The Afternoon Of A Cambridge Engineering Student

After a morning of lectures, it’s time for lunch! The IFM has a small canteen that serves some sandwiches and hot food, but it works out cheaper to cycle back to Robinson and eat with my college friends before cycling back for an afternoon of labs.

There are a whole range of labs that you complete when doing the Manufacturing Engineering Tripos. Whilst in first and second year the labs mostly lasted two hours, the labs in third year and fourth year can last anything up to six months.

An example of Engineering labs include completing CAD drawings and using CAM to produce the parts drawn, redesigning an electric peeler to make it more ergonomic and easier to assemble, and programming robots to construct gear boxes in the robot lab. These labs are often great fun because you get to work in teams and can really experiment with your ideas. I won’t say that they’re always great fun because there are often tears and all-nighters (the current record is over 48 hours spent consistently in the IFM!), but the staff always hold a celebration once everyone has handed their work in.

After labs, I have a supervision. This is a small group session where we discuss our answers to set questions with a supervisor.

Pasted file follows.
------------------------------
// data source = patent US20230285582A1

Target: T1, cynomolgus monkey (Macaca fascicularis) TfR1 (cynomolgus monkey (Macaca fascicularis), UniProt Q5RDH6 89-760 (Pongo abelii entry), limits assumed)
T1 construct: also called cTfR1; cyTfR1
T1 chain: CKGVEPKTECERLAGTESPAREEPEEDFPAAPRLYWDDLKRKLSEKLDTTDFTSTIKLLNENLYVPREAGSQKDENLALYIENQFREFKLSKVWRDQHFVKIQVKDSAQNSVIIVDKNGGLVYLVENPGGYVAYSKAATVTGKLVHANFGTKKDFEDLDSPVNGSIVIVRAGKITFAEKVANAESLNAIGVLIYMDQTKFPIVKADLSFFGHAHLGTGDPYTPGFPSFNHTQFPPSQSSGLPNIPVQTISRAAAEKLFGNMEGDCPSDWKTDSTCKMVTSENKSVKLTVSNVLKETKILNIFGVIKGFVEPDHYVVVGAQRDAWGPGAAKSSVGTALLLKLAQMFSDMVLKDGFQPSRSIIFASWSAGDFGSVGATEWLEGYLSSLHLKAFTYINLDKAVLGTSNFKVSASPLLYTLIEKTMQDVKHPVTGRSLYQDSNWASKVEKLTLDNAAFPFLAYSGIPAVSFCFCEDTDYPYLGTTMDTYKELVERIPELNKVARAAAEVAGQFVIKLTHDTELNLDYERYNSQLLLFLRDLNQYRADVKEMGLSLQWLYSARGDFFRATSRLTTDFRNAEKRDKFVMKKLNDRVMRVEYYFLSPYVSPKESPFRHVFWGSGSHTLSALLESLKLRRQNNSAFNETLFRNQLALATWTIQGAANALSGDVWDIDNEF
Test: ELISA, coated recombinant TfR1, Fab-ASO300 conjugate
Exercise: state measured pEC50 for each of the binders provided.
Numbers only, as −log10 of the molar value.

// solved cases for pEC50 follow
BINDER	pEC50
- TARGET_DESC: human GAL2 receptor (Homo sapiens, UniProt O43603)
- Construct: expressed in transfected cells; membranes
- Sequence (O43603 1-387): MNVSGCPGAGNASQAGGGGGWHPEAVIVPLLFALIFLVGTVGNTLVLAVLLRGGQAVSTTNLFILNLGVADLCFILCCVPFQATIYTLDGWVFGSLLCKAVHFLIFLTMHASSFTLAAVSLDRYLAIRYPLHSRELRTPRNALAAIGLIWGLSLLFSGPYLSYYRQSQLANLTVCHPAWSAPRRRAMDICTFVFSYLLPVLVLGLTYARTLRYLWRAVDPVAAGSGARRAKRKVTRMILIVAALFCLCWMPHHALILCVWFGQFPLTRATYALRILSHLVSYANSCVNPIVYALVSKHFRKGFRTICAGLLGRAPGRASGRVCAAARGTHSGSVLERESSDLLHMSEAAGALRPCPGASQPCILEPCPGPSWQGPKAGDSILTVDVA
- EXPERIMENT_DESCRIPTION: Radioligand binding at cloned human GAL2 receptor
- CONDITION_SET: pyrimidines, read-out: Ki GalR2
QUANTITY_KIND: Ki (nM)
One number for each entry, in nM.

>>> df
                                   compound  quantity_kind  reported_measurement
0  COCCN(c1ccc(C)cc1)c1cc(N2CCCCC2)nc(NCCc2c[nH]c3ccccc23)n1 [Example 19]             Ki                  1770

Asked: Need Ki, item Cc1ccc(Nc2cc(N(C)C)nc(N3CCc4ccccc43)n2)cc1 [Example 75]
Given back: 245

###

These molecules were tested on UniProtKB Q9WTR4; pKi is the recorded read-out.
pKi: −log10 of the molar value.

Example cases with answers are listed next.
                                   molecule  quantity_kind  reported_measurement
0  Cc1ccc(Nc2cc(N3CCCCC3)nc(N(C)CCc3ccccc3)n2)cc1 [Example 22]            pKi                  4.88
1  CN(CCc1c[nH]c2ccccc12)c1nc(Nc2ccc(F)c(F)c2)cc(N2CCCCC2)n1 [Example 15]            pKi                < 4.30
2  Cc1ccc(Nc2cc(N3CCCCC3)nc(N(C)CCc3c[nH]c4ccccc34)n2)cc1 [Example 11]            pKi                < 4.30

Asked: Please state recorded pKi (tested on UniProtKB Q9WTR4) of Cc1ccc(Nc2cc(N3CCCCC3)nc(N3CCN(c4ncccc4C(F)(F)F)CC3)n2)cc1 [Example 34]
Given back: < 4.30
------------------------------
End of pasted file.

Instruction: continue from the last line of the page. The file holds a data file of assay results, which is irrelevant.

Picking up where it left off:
How to get the most out of Cambridge Supervisions:

To get the most out of a supervision you need to be well prepared; don’t just turn up and say “I couldn’t do question 3”. You need to show your working clearly to explain your thinking and you need to tell the supervisor exactly what you got stuck on. Make notes based on what the supervisor tells you and write them up as soon as you get home so that you have the perfect answer to an exam style question.

The Evening Of A Cambridge Engineering Student

Next, I head home and cook some dinner with my friends. The best thing about living in a college is that you get to meet so many people who do different courses; my best friends study politics and anthropology!

We eat our food and then I go back to my room to complete some work. More often than not, my friends continue to hang out with each other whilst I work because the subjects they study don’t require as much work. I join them again when I’ve finished working and I’m all dressed up, ready for pre-drinks (pres).

There are different clubs that are popular on different nights; if it’s a Friday we will go to the Robinson Bop (college party) before going out to Life (the club which is actually called Vinyl).

After a long day, it’s bedtime and we all go to our rooms to sleep. The good news for engineers is that there are no 9am Saturday lectures (but there are sometimes weekend supervisions).

My Top Tips For A Cambridge Engineering Student

Obviously, not every day is the same, but I hope this has given you a flavour of what it’s like to study Engineering at Cambridge. I’ve really enjoyed my four years at Robinson and hope that you will be inspired enough to apply.